Whether it’s a deck, a fence, a wall or a horseshoe pit, when you’re building with wood outdoors or in any area where lumber might be in contact with moisture or insects, you want to use a product that’s going to last. For the majority of applications, pressure-treated lumber is the right choice.
Pressure-treated lumber is simply lumber that has been treated with a chemical to make it resistant to insects and fungus. In the pressure-treating process, dry sawn lumber made from woods such as Douglas fir, Hem-Fir, and many species of pine is loaded onto trams and moved into huge cylindrical tanks. A vacuum removes air from the tanks, then a liquid preservative is pumped in and high pressure is then used within the tank to force the liquid deep into the wood’s cells. Some harder species of wood, such as Douglas fir, may be “incised” first — a process of creating short, narrow slits in the wood that increases the penetration of the preservative.
Until fairly recently, chromated copper arsenate (CCA) was the material of choice for pressure treating lumber. However, there were concerns about the arsenic in the wood leaching into the surrounding soil, so in 2004 the EPA and the wood preserving industry jointly agreed to change the chemicals being used in the process. Today, the pressure-treated lumber and plywood available in local lumberyards is typically made with copper azole (CA-B), or with alkaline copper quaternary (ACQ).
LOTS OF COPPER
Since CCA was relatively inexpensive, most pressure-treated lumber received a high quantity of preservative and was rated for ground contact. Both CA-B and ACQ compounds utilize a lot more copper than was used with the CCA-treated lumber, and since copper prices have risen dramatically in recent years, so has the price of pressure-treated lumber.
To offset that to some degree, pressure-treated lumber with different levels of protection is more readily available than it used to be. Above-ground lumber has less chemical protection and is therefore less expensive than ground contact-rated lumber. For higher levels of protection you can opt for wood that is rated for permanent wood foundations and even salt-water contact. Each piece of lumber will carry a tag or an imprint showing the treatment material and the rating level, or ask the salesperson at the lumberyard to help you with choosing the right one for your application.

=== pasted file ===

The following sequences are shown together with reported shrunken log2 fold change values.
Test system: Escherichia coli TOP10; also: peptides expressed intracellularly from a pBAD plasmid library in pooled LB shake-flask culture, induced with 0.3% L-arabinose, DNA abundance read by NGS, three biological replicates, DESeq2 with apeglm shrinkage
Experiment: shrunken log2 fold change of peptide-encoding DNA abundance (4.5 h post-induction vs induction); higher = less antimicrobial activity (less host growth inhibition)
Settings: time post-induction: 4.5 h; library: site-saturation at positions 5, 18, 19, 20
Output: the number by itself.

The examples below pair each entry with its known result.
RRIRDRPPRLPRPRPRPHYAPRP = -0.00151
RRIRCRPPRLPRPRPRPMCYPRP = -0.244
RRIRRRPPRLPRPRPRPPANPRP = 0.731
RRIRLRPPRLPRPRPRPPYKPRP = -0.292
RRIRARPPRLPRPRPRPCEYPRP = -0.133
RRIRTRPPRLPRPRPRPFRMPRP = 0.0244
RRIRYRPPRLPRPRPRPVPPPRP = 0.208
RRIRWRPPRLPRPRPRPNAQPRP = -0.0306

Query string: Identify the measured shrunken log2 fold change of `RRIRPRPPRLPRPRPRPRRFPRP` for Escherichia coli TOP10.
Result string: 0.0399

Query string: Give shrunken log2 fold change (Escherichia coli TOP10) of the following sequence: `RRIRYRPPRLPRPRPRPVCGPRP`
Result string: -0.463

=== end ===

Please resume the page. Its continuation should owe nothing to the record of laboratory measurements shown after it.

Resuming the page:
The change in treatment chemicals has also necessitated some changes in fasteners and flashings. Because high levels of copper are corrosive to steel, you should avoid standard nails and screws. Instead, utilize hot-dipped galvanized or stainless steel nails, screws and bolts. Flashings should also be galvanized, as well as hangers and other metal connectors.
Aluminum is another material that should not be in direct contact with treated lumber. If you are using aluminum, utilize a material such as heavy plastic sheeting, roofing felt, rubber, or other material to create a barrier between the aluminum and the pressure-treated wood.
Anyone who has worked with pressure-treated materials probably already knows that there are some common-sense precautions that need to be taken. These include:
- Don’t use pressure-treated wood for cutting boards, counter tops, containers for human or animal food, or other structures in direct contact with food or drinking water.
- Don’t use sawdust or wood shavings from pressure-treated wood for applications such as animal bedding or garden mulch.
- Pressure-treated wood scraps should be disposed of with normal household trash. DO NOT burn it in your fireplace, wood stove, or outdoor burn pile, as the fumes and smoke can be toxic.
- When cutting, drilling, sanding or otherwise working with pressure-treated lumber, wear goggles to protect your eyes and gloves to protect your hands. Be sure to wash your hands thoroughly before eating, smoking or using the toilet.
- Wash your sawdust-containing work clothes before wearing them again, and wash them separately from the regular laundry.
For complete information on pressure-treated lumber safety precautions, request a Material Safety Data Sheet (MSDS) from the lumberyard when you buy your material.
Remodeling and repair questions? E-mail Paul at firstname.lastname@example.org.